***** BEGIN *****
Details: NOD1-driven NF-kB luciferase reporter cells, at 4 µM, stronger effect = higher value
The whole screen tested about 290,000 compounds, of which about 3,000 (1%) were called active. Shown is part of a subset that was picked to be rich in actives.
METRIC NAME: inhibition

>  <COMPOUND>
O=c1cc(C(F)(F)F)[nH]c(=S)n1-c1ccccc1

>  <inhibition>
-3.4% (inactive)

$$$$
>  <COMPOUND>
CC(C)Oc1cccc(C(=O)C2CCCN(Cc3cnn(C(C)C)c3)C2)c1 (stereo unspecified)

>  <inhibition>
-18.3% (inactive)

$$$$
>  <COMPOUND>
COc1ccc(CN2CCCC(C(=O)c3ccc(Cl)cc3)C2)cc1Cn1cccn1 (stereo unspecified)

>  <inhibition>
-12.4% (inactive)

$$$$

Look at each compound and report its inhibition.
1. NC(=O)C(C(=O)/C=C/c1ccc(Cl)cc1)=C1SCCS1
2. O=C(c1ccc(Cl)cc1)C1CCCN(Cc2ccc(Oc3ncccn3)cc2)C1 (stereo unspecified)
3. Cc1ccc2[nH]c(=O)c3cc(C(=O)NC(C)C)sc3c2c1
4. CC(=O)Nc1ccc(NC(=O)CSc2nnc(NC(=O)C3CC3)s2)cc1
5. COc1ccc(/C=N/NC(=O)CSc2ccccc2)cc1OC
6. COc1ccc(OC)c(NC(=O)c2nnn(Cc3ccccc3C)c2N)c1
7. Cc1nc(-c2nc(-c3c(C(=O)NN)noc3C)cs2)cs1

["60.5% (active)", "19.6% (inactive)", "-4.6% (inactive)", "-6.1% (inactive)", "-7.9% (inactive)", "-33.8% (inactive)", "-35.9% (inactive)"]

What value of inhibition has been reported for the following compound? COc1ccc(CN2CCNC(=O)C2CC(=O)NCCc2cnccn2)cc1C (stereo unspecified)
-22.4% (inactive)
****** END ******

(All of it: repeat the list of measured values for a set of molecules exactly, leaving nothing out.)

Details: NOD1-driven NF-kB luciferase reporter cells, at 4 µM, stronger effect = higher value
The whole screen tested about 290,000 compounds, of which about 3,000 (1%) were called active. Shown is part of a subset that was picked to be rich in actives.
METRIC NAME: inhibition

>  <COMPOUND>
O=c1cc(C(F)(F)F)[nH]c(=S)n1-c1ccccc1

>  <inhibition>
-3.4% (inactive)

$$$$
>  <COMPOUND>
CC(C)Oc1cccc(C(=O)C2CCCN(Cc3cnn(C(C)C)c3)C2)c1 (stereo unspecified)

>  <inhibition>
-18.3% (inactive)

$$$$
>  <COMPOUND>
COc1ccc(CN2CCCC(C(=O)c3ccc(Cl)cc3)C2)cc1Cn1cccn1 (stereo unspecified)

>  <inhibition>
-12.4% (inactive)

$$$$

Look at each compound and report its inhibition.
1. NC(=O)C(C(=O)/C=C/c1ccc(Cl)cc1)=C1SCCS1
2. O=C(c1ccc(Cl)cc1)C1CCCN(Cc2ccc(Oc3ncccn3)cc2)C1 (stereo unspecified)
3. Cc1ccc2[nH]c(=O)c3cc(C(=O)NC(C)C)sc3c2c1
4. CC(=O)Nc1ccc(NC(=O)CSc2nnc(NC(=O)C3CC3)s2)cc1
5. COc1ccc(/C=N/NC(=O)CSc2ccccc2)cc1OC
6. COc1ccc(OC)c(NC(=O)c2nnn(Cc3ccccc3C)c2N)c1
7. Cc1nc(-c2nc(-c3c(C(=O)NN)noc3C)cs2)cs1

["60.5% (active)", "19.6% (inactive)", "-4.6% (inactive)", "-6.1% (inactive)", "-7.9% (inactive)", "-33.8% (inactive)", "-35.9% (inactive)"]

What value of inhibition has been reported for the following compound? COc1ccc(CN2CCNC(=O)C2CC(=O)NCCc2cnccn2)cc1C (stereo unspecified)
-22.4% (inactive)